Broadway and TV did Hollywood a favor, sharing Neil Patrick Harris for duties hosting the Oscars. Harris not only did himself proud, as expected after numerous triumphs presiding over the Tonys and Emmys. Even better, he stewarded an Oscarcast that made up in charm what it lacked in suspense.
First-time host Harris briskly welcomed the audience by declaring, "Tonight, we honor Hollywood's best and whitest — excuse me, brightest." No time wasted mentioning the much-discussed lack of diversity among Oscar acting nominees.
Then on with the opening number!
BROADWAY IN HOLLYWOOD
It came as no surprise that Harris was the driver of a slam-bang opening number. That's what he does. But Sunday's tribute to films, past and present, was among his best award-show performances, and the equal of any Oscar kickoff in memory.
Thanks to computer imagery, Harris sang and danced with multiple Marilyn Monroes, and joined such cinema landscapes as the "Wizard of Oz's" Land of Oz and the "Field of Dreams."
Jack Black stormed the stage to decry the corrupt money-mindedness of Hollywood, ranting about "its margin trends and fickle friends and Hollywood baloney — believe me, Neil, you're better off just polishing your Tony."
But that wasn't the message of Harris' extravaganza. Hooray for Hollywood AND Harris!
WHAT'S OSCAR UP TO?
The glittery stage setting at the Dolby Theater was eye-popping. But if you looked closely, you saw the many oversized Oscar statuettes that adorned it were impaled on their rods like pogo sticks, or astride them like pole dancers. A little nod to "Fifty Shades of Grey," perhaps?
Perhaps the evening's most moving display was the expansive performance of "Glory," the Oscar-winning song from "Selma," with composers Common and John Legend performing alongside dozens of fellow "marchers" on the stage setting of Selma, Alabama's Edmund Pettus Bridge.
Occasionally smart-aleck Harris' mischief might have crossed the line. A wisecrack directed at Oprah Winfrey at the top of the show flopped.
And it was unclear just what he was getting at, if anything, when he said that NSA whistle-blower Edward Snowden, the subject of the Oscar-winning documentary "CitizenFour," ''could not be here tonight for some treason"?
Awkward? Not for Harris, with skill for quick, comedic recovery.
CALL THE 'RENTS!
It was no shock when J.K. Simmons' name was called for best supporting actor Oscar in "Whiplash."
His acceptance remarks were refreshing, though, as he offered a shout-out for parents around the globe. Pivoting from praise for his wife's parenting of their three children, he urged the legions watching to "call your mom, call your dad." And no texts or emails. "Call them on the phone and tell 'em you love 'em, and thank them and listen to them for as long as they want to talk to you.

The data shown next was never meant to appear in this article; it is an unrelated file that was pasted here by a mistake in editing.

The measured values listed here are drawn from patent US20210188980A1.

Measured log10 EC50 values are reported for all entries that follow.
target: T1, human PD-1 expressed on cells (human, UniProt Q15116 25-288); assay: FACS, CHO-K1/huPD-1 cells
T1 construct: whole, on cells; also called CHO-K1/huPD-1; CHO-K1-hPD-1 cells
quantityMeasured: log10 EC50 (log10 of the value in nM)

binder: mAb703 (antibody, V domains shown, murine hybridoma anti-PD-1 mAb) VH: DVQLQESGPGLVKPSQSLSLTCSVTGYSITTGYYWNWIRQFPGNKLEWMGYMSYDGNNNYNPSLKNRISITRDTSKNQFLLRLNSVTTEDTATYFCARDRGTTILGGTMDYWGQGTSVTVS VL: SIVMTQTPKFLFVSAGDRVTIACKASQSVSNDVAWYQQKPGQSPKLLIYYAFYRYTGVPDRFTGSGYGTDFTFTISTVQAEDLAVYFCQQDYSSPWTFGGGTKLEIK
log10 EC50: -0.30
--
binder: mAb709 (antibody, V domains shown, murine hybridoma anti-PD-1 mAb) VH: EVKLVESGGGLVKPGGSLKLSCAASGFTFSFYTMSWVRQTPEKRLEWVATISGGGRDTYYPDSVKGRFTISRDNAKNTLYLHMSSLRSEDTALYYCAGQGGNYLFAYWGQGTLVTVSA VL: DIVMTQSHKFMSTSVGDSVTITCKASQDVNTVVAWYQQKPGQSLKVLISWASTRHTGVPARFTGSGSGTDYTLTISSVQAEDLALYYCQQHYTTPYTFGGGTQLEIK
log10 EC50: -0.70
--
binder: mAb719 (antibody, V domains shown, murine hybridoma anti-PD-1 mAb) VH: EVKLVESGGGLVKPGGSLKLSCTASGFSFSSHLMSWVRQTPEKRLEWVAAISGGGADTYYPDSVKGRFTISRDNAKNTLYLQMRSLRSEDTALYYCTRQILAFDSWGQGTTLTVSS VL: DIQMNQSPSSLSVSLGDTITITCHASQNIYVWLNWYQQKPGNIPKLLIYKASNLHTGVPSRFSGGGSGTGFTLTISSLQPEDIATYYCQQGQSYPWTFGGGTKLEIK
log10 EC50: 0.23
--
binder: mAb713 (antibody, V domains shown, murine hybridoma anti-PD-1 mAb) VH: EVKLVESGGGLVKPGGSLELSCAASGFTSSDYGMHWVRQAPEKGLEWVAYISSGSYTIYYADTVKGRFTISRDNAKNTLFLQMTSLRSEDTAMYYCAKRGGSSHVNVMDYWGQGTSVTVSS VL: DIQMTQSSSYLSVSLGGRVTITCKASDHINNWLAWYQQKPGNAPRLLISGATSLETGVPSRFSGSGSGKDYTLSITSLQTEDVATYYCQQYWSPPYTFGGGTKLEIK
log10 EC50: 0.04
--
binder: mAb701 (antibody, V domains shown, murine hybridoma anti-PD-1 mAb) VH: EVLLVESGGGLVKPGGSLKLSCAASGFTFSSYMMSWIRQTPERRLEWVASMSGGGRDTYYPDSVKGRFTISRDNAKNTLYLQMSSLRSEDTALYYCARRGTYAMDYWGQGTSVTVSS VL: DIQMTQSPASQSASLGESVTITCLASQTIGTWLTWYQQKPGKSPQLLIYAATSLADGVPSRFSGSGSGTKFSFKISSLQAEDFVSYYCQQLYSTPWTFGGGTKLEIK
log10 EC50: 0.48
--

"Thank you, mom and dad," he said as he left the podium.
MORE ADVICE: STAY WEIRD
Graham Moore, winner of best adapted screenplay for "The Imitation Game," dedicated his win to any youngsters who felt they were different and don't fit in.
"Yes, you do, I promise you do," declared Moore, who said he attempted suicide as a teen because of his own discomfort. "Stay weird, stay different, and when it's your turn and you're standing on this stage, pass the message to the next person who's coming along."
HARRIS IN BRIEF
The host performed a clever homage to "Birdman." Locked out of his dressing room clad only in his tighty-whities, he dashed through back hallways, spoofing Michael Keaton's similarly undressed stride through Times Square, with similar percussion accompaniment, until he reached the stage to declare sheepishly, "Acting is a noble profession."
All demonstrating Harris is a great sport — and really buff!
Just as the evening is running long and viewers are getting restless, an Oscarcast typically inserts an overlong, gratuitous element into the proceedings to slow things down and really try the audience's patience.
A fine but excessive golden-anniversary tribute to "The Sound of Music" was this year's entry, complete with film clips, a medley by Lady Gaga and reminiscences by its star, Julie Andrews.
It was heartwarming, sure. But too much, much too late.
And speaking of too late, Harris' Oscar soothsaying feat would have come across as a clever ruse had the show not been some 40 minutes overtime, with the best picture yet to be announced.
Prediction: That's a gimmick that won't be tried again.
EDITOR'S NOTE — Frazier Moore is a national television columnist for The Associated Press. He can be reached at firstname.lastname@example.org and at http://www.twitter.com/tvfrazier. Past stories are available at http://bigstory.ap.org/content/frazier-moore